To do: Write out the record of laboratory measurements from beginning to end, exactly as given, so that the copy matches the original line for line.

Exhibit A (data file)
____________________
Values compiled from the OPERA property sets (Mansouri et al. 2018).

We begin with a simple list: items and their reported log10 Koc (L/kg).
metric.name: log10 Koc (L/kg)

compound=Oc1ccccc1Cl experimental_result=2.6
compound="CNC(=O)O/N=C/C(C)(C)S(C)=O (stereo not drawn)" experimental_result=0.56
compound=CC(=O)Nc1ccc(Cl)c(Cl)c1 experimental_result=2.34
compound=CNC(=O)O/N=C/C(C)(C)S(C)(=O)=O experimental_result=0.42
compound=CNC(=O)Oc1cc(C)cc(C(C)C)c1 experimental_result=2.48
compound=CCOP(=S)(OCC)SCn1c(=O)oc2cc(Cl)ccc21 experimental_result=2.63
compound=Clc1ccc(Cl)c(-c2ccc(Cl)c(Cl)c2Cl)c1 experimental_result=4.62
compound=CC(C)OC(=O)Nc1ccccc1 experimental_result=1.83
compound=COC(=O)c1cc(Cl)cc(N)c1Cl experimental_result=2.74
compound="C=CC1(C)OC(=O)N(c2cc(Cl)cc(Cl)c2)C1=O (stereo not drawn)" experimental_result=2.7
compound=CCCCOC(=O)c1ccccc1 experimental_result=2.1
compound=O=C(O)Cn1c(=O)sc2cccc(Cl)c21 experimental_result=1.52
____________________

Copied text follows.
Values compiled from the OPERA property sets (Mansouri et al. 2018).

We begin with a simple list: items and their reported log10 Koc (L/kg).
metric.name: log10 Koc (L/kg)

compound=Oc1ccccc1Cl experimental_result=2.6
compound="CNC(=O)O/N=C/C(C)(C)S(C)=O (stereo not drawn)" experimental_result=0.56
compound=CC(=O)Nc1ccc(Cl)c(Cl)c1 experimental_result=2.34
compound=CNC(=O)O/N=C/C(C)(C)S(C)(=O)=O experimental_result=0.42
compound=CNC(=O)Oc1cc(C)cc(C(C)C)c1 experimental_result=2.48
compound=CCOP(=S)(OCC)SCn1c(=O)oc2cc(Cl)ccc21 experimental_result=2.63
compound=Clc1ccc(Cl)c(-c2ccc(Cl)c(Cl)c2Cl)c1 experimental_result=4.62
compound=CC(C)OC(=O)Nc1ccccc1 experimental_result=1.83
compound=COC(=O)c1cc(Cl)cc(N)c1Cl experimental_result=2.74
compound="C=CC1(C)OC(=O)N(c2cc(Cl)cc(Cl)c2)C1=O (stereo not drawn)" experimental_result=2.7
compound=CCCCOC(=O)c1ccccc1 experimental_result=2.1
compound=O=C(O)Cn1c(=O)sc2cccc(Cl)c21 experimental_result=1.52